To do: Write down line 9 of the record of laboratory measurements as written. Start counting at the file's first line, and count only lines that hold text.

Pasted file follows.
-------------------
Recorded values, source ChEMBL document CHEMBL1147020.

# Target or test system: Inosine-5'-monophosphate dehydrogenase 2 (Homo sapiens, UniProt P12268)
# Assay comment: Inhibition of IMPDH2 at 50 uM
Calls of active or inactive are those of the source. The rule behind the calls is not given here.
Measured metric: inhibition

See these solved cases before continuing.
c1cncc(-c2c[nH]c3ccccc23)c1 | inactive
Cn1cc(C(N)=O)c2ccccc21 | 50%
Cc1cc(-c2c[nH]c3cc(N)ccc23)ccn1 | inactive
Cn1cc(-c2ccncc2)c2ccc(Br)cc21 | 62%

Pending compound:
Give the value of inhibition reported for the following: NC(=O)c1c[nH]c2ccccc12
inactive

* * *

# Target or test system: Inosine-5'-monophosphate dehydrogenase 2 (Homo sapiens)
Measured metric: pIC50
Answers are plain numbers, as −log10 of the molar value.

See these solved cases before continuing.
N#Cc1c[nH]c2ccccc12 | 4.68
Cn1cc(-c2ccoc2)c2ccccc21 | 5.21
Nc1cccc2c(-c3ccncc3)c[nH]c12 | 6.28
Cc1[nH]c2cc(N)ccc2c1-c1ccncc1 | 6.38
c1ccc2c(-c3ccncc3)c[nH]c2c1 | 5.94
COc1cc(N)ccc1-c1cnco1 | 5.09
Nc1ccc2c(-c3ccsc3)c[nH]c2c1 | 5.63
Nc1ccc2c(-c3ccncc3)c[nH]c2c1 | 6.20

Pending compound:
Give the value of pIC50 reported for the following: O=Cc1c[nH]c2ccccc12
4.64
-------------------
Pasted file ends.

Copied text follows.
Cc1cc(-c2c[nH]c3cc(N)ccc23)ccn1 | inactive